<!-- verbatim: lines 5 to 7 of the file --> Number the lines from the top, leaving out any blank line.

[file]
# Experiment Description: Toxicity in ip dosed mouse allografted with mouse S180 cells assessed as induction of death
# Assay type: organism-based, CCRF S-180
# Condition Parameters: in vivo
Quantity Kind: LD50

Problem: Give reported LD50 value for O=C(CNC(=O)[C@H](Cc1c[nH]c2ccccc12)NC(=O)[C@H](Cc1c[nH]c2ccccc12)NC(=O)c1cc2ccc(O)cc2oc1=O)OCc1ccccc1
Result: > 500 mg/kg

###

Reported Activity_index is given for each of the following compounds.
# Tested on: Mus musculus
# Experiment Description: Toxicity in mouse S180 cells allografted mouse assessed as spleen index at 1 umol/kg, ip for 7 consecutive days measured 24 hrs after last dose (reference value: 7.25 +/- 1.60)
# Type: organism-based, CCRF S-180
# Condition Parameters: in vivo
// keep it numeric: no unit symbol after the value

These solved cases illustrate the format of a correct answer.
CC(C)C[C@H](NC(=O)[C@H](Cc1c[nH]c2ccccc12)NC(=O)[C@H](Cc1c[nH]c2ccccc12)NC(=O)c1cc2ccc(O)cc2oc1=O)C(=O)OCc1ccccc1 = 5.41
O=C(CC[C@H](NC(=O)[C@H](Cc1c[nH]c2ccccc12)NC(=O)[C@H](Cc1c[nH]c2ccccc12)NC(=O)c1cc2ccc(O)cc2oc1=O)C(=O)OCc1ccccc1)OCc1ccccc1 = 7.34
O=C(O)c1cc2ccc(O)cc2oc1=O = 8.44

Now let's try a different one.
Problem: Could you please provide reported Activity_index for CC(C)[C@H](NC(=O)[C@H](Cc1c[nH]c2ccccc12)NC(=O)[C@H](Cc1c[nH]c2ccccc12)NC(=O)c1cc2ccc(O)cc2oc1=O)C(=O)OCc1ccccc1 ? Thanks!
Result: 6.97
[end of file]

Problem: Give reported LD50 value for O=C(CNC(=O)[C@H](Cc1c[nH]c2ccccc12)NC(=O)[C@H](Cc1c[nH]c2ccccc12)NC(=O)c1cc2ccc(O)cc2oc1=O)OCc1ccccc1
Result: > 500 mg/kg

###